A new regime is in power, when they celebrate independence they must reflect on the state of personal freedom.
The purpose of Government should be to expand freedom, not restrict it.
A new constitution can help protect natural justice: enshrine the due process of the legal system, ensure equal treatment; and define a personal sphere into which legislation and officialdom can never intrude.
They must recognise that people’s beliefs, lifestyle or morals vary. There is no common agreement on what is acceptable, unacceptable, tolerable or intolerable. As long as no harm is done to others the state should not intervene in such matters, legislation that permits this should be rolled back.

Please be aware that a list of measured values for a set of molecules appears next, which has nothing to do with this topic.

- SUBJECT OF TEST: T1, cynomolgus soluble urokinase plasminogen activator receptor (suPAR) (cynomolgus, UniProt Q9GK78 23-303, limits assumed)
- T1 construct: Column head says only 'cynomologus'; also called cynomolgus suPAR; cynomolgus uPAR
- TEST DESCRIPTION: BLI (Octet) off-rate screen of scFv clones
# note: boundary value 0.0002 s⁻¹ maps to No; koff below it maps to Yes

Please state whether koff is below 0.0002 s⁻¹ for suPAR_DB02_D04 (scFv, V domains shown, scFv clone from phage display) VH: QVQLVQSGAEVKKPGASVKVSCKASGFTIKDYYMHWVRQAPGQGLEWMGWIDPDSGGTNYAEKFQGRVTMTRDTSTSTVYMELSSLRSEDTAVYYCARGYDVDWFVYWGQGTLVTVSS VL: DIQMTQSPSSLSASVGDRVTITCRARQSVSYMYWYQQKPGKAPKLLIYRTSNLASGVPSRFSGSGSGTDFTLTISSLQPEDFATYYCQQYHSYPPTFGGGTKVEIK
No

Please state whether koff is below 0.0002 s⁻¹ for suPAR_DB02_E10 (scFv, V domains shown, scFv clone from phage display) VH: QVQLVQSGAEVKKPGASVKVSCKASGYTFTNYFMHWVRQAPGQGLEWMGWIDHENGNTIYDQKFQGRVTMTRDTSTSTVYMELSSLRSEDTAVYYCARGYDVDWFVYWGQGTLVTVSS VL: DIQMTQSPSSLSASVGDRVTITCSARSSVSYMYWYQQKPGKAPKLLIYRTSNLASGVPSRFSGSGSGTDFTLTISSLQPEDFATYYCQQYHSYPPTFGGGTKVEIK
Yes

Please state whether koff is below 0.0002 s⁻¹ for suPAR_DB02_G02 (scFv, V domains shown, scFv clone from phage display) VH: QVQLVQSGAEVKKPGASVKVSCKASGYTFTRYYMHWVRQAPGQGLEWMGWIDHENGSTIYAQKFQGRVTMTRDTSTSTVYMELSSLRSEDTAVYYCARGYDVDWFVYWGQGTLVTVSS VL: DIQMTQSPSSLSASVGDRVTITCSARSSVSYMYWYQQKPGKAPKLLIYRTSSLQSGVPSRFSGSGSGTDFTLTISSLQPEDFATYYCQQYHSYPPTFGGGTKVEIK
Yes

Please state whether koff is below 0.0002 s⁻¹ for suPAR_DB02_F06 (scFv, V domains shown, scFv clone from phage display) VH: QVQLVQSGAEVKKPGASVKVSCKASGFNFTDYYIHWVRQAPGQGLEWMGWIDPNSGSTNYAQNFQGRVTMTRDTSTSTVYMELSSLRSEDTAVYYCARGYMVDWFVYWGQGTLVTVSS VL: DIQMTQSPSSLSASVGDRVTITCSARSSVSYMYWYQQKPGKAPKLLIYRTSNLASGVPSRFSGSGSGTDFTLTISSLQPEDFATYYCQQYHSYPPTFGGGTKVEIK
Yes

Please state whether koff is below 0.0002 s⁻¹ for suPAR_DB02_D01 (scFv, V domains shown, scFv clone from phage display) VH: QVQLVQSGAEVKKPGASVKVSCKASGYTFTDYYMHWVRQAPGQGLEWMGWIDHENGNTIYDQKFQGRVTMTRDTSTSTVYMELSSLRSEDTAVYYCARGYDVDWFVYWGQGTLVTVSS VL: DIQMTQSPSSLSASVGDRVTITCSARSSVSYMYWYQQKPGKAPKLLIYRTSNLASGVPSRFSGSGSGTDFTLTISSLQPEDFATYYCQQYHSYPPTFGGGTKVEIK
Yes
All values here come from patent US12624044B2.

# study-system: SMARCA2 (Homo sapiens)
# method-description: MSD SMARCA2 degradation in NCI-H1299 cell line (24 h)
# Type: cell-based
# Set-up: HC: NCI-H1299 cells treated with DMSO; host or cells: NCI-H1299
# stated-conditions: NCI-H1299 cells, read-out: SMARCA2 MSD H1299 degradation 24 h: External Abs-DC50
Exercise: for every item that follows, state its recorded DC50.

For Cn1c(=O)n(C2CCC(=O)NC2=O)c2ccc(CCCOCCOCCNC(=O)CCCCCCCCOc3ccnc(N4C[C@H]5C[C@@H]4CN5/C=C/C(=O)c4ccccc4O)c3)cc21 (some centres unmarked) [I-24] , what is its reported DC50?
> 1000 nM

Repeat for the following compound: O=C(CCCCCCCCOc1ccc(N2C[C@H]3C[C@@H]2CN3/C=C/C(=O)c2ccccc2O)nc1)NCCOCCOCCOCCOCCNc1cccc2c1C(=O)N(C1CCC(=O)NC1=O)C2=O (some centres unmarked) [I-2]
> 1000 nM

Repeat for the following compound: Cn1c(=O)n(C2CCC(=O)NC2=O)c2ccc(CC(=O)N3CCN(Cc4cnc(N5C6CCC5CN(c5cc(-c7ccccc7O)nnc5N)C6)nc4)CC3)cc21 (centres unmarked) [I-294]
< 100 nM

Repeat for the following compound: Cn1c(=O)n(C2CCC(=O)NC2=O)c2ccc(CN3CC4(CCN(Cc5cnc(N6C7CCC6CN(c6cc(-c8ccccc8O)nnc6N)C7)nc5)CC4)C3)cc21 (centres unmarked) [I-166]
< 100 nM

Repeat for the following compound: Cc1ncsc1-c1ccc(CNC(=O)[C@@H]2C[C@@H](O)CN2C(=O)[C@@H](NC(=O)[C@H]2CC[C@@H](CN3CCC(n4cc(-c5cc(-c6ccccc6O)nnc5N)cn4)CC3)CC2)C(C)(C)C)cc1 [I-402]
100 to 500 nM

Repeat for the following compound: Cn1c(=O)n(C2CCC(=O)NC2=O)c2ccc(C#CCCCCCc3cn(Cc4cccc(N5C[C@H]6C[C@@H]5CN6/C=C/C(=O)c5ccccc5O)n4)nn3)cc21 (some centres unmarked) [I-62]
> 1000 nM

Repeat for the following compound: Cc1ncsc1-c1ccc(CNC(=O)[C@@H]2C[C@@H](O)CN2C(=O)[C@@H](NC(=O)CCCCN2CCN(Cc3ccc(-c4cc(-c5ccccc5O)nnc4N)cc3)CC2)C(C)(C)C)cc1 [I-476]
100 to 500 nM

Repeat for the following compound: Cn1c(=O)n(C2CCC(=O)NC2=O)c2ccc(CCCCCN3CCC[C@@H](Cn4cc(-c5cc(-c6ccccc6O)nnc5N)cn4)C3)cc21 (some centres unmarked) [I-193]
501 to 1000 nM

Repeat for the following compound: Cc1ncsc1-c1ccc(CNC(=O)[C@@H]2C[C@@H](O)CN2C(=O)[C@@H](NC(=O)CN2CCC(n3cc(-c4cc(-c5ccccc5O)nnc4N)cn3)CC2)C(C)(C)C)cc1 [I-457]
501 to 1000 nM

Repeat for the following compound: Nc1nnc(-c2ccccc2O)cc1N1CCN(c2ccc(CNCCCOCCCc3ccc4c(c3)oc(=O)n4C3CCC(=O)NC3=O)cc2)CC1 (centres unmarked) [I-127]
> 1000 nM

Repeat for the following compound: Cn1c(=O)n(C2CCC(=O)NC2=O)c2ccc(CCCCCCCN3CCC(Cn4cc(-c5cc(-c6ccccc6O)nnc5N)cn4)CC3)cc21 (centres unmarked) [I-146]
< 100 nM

The independence and integrity of the system of justice must be restored.
The Government intervenes heavily in the economy, its motives driven by corruption and the protection of special interests. They benefit a few to the detriment of the many. Fiscal prudence must be restored and cuts made to the size and scope of Government spending.
This regime was elected on mandate of good governance, so they should use the mandate to restore the personal freedom of the citizenry in all spheres of life.
Ravi Ratnasabapathy is a resident fellow at the Advocata Institute.